As per my prior blog about ESG in the EIS world, investors are placing a lot of value on environmental, social, and governance matters. From the company's perspective, there is a distinction between taking ESG matters into consideration, and actually making specific ESG-related claims. The former impacts operational performance, and the latter is an active pursuit of a certain type of investor. As this new investment theme gained momentum quickly, problems emerged. Earlier this year, the Financial Conduct Authority (‘FCA’) requested alternative investment managers to take action on "improving the quality and clarity of ESG and Sustainable Investment Funds". So the challenge is to define what can actually be called an ESG or sustainability fund and to establish generally accepted metrics for their assessment and monitoring.
As ESG investing is the fastest-growing segment of the European funds market, establishing standards and metrics across the investment classes (including the Alternative Investment Funds, which SEIS and EIS funds are part of) is critical both for investors and capital markets.
Here are some areas where funds fall short of both FCA and investors’ expectations:
- Marketing – Funds calling themselves ESG, green, sustainable, or socially impactful, but are not able to substantiate this claim in the marketing materials. The FCA expects to see clear and accurate disclosures in the Information Memorandum explaining how the investments actually meet ESG or sustainable criteria.
- Fit for purpose – the FCA recently reported receiving a high amount of "poorly drafted" ESG fund applications where the portfolio companies did not substantiate the funds' ESG claims; this is misleading and harmful to investors. Sufficient, clear, measurable information must be disclosed on a continuous basis and must be monitored. The mission statement must clearly state the ESG purpose of the fund.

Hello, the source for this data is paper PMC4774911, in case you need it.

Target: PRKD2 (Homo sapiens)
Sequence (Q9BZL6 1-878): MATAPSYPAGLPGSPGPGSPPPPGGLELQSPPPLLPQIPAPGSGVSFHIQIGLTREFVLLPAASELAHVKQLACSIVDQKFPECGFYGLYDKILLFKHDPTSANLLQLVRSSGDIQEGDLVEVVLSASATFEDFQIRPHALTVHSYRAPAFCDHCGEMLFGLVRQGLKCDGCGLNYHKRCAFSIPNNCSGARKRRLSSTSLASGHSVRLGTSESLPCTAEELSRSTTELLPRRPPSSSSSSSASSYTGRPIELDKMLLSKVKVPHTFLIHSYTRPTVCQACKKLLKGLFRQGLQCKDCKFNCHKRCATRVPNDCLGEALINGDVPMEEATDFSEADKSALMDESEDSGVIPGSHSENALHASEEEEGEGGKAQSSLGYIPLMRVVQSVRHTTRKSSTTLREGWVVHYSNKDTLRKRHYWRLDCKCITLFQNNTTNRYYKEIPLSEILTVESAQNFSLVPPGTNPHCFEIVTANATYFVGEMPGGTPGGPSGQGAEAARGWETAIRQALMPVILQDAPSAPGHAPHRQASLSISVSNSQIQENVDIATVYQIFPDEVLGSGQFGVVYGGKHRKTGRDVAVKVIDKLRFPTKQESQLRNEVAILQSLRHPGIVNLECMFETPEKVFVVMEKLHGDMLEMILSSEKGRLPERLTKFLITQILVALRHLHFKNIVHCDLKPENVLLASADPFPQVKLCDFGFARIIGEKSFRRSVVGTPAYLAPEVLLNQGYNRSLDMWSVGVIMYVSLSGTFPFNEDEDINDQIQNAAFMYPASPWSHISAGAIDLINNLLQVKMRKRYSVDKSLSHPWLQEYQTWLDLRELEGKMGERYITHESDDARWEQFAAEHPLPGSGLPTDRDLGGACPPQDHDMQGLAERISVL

- Value-added investments – it is challenging to appropriately measure non-financial objectives in ESG funds, but that is how to ascertain value in this sector. Identifying drivers and establishing appropriate key performance metrics unlocks thematic value. If an investment appears contradictory to the fund's mission statement, the inconsistency must be explained clearly to investors. For non-financial objectives, it is important to specifically describe the aim, as well as explain how management monitors and evaluates this claim.
We are aware the FCA is going to require additional disclosures from funds that claim to be ESG, green, or sustainable if they want to be marketed in this manner. Fund names must not be misleading and may become subject to regulatory scrutiny. ESG may become an accreditation if used in a name, which then should be substantive and material to the fund.
A clearly worded mission statement is fundamental to support the ESG or sustainability theme and to ensure the fund does not mislead investors. Investment selection criteria must be clearly stated in advance, and performance benchmarks must be tailored to account for the fund claims. Corporate governance must be in place to support performance benchmarks that are fair and not misleading to the public.
This is about building trust, and trust is built through transparent disclosures, monitoring, and continuing investor updates.